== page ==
More and more travelers want their travel style and purchasing decisions to reflect their values. And for many, these values are connected to a commitment to reducing their environmental footprint and supporting local communities. This often means choosing a “green” or eco-hotel (or eco-lodge) to align accommodation choices with these values.
However, when consumers choose eco friendly accommodation, where should they begin? The choices available can seem overwhelming, not least of all because it can be difficult to determine if a place is truly environmentally conscious or if it greenwashed, positioned only in marketing rather than in deed.
So what should you look for in an eco-hotel or eco-lodge? How can you make sense of various sustainability certifications available? What questions should you ask? And where can you find listings of vetted eco-hotels?
To get the latest information, I spoke with sustainability expert Irene Lane who is founder of Greenloons, a company dedicated to providing green vacations by working with vetted eco-certified accommodation providers, tour operators and local guides.
Three Components of Sustainability
Before we dive into the tools and tactics for finding an eco-hotel, a quick overview of the three components I refer to when I speak of sustainability: environmental, social and economic.
- When most consumers think of sustainability in accommodation, they typically focus on environmental sustainability – reusing towels, not washing sheets every day, using energy-saving devices, purchasing recycled products, etc. While this important, it’s only one of the three frames of the whole sustainability picture.
- Next you have social sustainability, which speaks to the commitment the hotel has towards investment in and support of the local community. This could be through paying livable wages, improving employment opportunities, offering skills development, or providing access to other services with the goal of improving the local standard of living.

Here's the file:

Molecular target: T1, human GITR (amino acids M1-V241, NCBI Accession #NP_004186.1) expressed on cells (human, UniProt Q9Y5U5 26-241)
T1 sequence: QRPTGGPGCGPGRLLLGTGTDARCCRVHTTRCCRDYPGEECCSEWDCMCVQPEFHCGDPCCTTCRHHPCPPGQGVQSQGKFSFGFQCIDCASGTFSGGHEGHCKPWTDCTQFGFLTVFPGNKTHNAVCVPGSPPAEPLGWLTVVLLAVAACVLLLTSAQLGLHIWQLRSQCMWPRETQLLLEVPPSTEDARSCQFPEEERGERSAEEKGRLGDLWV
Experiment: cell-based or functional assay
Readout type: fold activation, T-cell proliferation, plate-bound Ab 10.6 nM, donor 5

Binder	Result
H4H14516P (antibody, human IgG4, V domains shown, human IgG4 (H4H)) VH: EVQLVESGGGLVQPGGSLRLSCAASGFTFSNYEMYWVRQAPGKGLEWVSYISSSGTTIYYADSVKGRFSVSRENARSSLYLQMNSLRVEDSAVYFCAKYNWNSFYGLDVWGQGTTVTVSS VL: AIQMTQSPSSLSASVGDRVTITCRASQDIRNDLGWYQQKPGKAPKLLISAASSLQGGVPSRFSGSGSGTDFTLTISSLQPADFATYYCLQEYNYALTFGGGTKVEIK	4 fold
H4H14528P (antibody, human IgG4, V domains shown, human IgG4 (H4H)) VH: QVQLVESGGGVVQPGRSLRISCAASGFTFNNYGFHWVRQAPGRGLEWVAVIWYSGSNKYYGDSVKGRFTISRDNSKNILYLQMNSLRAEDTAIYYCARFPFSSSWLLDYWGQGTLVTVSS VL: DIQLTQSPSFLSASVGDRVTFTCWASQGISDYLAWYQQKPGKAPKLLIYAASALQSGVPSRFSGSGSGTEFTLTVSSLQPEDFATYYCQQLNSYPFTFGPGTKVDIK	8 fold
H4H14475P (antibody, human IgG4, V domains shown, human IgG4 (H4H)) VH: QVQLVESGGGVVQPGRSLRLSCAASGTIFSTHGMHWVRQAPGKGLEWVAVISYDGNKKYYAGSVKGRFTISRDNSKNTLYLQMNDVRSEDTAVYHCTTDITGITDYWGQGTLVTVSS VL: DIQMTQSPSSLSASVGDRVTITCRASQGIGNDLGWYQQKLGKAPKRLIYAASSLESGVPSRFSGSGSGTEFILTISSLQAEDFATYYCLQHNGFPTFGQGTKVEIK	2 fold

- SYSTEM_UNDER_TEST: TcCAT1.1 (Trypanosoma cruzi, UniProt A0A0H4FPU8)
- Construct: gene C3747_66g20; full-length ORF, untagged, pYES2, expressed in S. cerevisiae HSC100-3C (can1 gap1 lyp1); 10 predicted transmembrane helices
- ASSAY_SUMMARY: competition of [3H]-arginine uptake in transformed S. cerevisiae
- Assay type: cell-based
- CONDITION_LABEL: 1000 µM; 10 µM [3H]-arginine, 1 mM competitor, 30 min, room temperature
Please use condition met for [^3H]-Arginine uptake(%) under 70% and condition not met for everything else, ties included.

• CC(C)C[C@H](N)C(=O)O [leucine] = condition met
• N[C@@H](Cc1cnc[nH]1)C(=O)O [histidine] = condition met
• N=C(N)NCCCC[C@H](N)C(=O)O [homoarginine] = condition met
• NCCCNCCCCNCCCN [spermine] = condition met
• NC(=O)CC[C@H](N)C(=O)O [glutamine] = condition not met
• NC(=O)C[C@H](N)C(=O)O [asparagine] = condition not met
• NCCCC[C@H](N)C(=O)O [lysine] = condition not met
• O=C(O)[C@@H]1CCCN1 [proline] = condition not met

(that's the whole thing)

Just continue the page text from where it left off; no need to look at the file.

- With economic sustainability, the goal is to source local products thereby lending viability to the local economy. This often includes partnerships with local companies who share similar values to source food, building materials, finished products and value-added services locally.
Now that you understand the three pillars of sustainability, let’s move onto how you can find a truly green hotel that matches your values and needs.
1. Seek Legitimate Eco-Certification
On the surface, this may seem simple. However, dig a little deeper and you’ll find that not all eco-certification is created equal. While some seals of approval include an intense and complicated process that can take years, others are available simply for purchase.
So which certifications are legitimate and translate into an accommodation provider’s true commitment to sustainability?
Lane recommends that travelers “look for a certification that is GSTC Recognized.” The Global Sustainable Tourism Council (GSTC) has created universal sustainability criteria to evaluate other third-party certifications. In other words, if GSTC has “recognized” or “approved” another certification, it’s a safe bet.
2. Begin Your Hotel Search with a Green Hotel Booking Site
Start your search instead with a green hotel booking site such as BookDifferent, and Green Pearls. They list accommodation options that have been vetted and maintain a specified level of eco-certification. Again, be sure that the eco-certification claimed by the accommodation provider is indeed legitimate (see #1).
3. Look for GreenLeaders on TripAdvisor
TripAdvisor has started a program called GreenLeaders that offers accommodation rating levels of bronze, silver, gold or platinum status based on evaluations from audits, traveler feedback and reported hotel green practices. When you find a hotel that is a GreenLeader, click on the leaf sign and you’ll get a pop up that describes what that accommodation’s level of sustainability purportedly entails.
Quick tip: If you want to ensure that your search results are limited only to GreenLeader hotels, type the name of your destination with “green hotel.” Here’s an example of GreenLeader hotels in San Francisco.
4. Ask Questions of the Hotel
Not every hotel can afford to pursue an eco-certification process – especially true of small family-run hotels. So what to do if you find a hotel that seems to meet all your needs but isn’t eco-certified? Send an email inquiring about the hotel’s specific actions (re: sustainability).
For a cheat sheet with some example questions to ask, check out page three of the informative Greenloons Consumer Guide to Eco-Certifications.
When you do find that delightful green hotel that matches your values and meets your needs, don’t keep it to yourself. Be sure to share it with others via an online review or by telling family and friends through social media.
In this way, everyone can benefit – the hotel, the local community and future travelers.
Feature image courtesy of Melissa Hincha-Ownby